Alternative energy sectors are growing fast – electric vehicles, home batteries, and solar systems are reducing many households' dependence on fossil fuels and the grid. But this may be the tip of the iceberg. As our cars often sit idle for 95 percent of the day, why not profit off the energy in our EV batteries?
A new technology known as Vehicle-to-Grid or V2G would allow households and businesses to use electric vehicle batteries to power homes, businesses, and the national electric grid, similar to how homeowners with solar systems can sell their excess energy to the energy providers.
While V2G technology is not currently available to most businesses and consumers, it is a promising opportunity for reducing our dependence on the traditional grid, especially when it fails.
HOW DOES V2G WORK?
Plug-in-hybrids and electric vehicles connect to our electrical systems to charge, pulling energy from the grid or solar panels. Bi-directional charging capabilities would allow charged vehicle batteries to send electricity back to the grid through the same system.
The capability would be particularly useful as energy demands fluctuate throughout the day – high during the morning hours when we get ready for the day and again in the evening as we cook dinner, watch TV, and prepare for the next day. Rates during these peak hours are more expensive and unfortunately solar systems are not generating energy during all of this time. V2G software would help fill these “valleys” between peaks, optimizing charging and energy distribution. Additionally, a modern electric vehicle battery typically stores enough energy to meet the average home’s daily demand.
It has been predicted that, by 2025, most EVs will have bi-directional charging capabilities. Currently Nissan’s Leaf compact and e-NV200 electric van offer bidirectional charging. Volkswagen stated last year that all of its ID vehicles would be equipped for bidirectional charging in 2022. Ford is also promoting the V2G capability of their Mustang Mach-E and F-150 Lightning pickup truck.
WHY IS V2G IMPORTANT?
According to the Department of Transportation, the demand on the national electrical grid is likely to increase by 38 percent by 2050 with the increased adoption of electric vehicles. V2G technology would supplement portions of this demand, sending needed energy back to the grid during peak hours.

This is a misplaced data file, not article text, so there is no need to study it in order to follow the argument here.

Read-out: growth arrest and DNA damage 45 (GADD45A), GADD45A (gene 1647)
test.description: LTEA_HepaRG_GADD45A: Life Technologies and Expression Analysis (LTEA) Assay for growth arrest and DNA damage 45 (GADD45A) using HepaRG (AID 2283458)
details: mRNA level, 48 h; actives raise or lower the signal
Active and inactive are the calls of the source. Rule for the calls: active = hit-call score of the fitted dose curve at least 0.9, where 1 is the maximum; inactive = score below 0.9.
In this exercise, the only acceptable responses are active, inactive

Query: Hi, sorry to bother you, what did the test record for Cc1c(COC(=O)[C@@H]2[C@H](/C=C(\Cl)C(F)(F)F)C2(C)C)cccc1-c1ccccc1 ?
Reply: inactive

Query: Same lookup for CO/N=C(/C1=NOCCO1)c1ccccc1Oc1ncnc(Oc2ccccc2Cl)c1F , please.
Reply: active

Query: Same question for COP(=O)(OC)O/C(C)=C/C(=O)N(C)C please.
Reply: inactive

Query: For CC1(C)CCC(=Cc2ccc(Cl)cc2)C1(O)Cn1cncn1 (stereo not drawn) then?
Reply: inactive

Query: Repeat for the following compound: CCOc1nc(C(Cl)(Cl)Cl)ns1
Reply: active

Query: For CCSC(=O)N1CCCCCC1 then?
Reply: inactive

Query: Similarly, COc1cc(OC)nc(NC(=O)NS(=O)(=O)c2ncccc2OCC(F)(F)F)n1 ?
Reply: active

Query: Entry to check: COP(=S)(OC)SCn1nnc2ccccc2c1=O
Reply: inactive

The technology could also help individuals generate income as their cars sit idle. If you commute to work, you could sell power from your EV battery back to your office building or the utilities company during morning peak hours while you drank coffee and checked emails.
When the grid is down, V2G technology would allow us to continue to power household items, like lights, the refrigerator, and other small appliances. The technology could also play a key role in the future of disaster relief. Hospitals and care facilities could use EV fleet vehicles like buses to power essential equipment. Buses could also be transported directly to disaster sites, providing life-saving triage ahead of transport to hospitals.
WHO IS USING V2G?
Currently V2G technology is only in pilot and commercial trial phases. The group V2G Hub has mapped out current vehicle-to-grid projects around the world, spanning 24 countries and including more than 6,400 chargers. The City of Boulder, Colorado is partnering with Fermenta Energy to run a V2G pilot, where the city’s Nissan Leaf fleet vehicles generate energy for the North Boulder Recreation Center. Additionally, EDF and Nissan have launched services for UK businesses allowing electric fleet vehicles to connect to vehicle-to-grid technology.
WHAT ARE THE BARRIERS TO V2G ADOPTION?
While most of the technology exists to support V2G today, there are many legal and regulatory hurdles to overcome before the technology becomes commonplace. To begin we need government regulation and building code requirements to ensure the technology is safe and properly controlled. The Department of Energy has mapped out projected steps in this article on Vehicle-to-Grid Power Flow Regulations and Building Codes.
The second barrier comes from utility companies and car manufacturers themselves. Elon Musk has downplayed the benefits of V2G technology, possibly in an effort to promote Tesla’s home battery, the Powerwall. The Tesla-made battery system costs between $12,000 - $16,500 after installation and allows users to store up to 13.5 kWh of energy. An EV battery could serve a dual purpose of transportation and energy reserves with a Nissan Leaf storing around 24 kWh.
For utility companies, our usage during peak hours increases their profits. As we shift to energy and fuel systems that disconnect from the traditional grid, there will likely be price fluctuations to reflect the changes.
Finally, little is known about the long-term impacts V2G charging could have on a car’s battery life. Battery cells have a finite number of times they can be charged, becoming less efficient over time. This brings into question the pros and cons for consumers — will individuals who sell power back to the grid be compensated properly for battery wear and tear?
PREPARING FOR THE FUTURE
President Biden wants EVs to represent 50% of vehicle sales by 2030. To support this, the U.S. government, car manufacturers, and private investment groups are all investing in infrastructure and vehicle technology. While V2G technology may not be widely available right now, it will likely become more viable as EV adoption grows.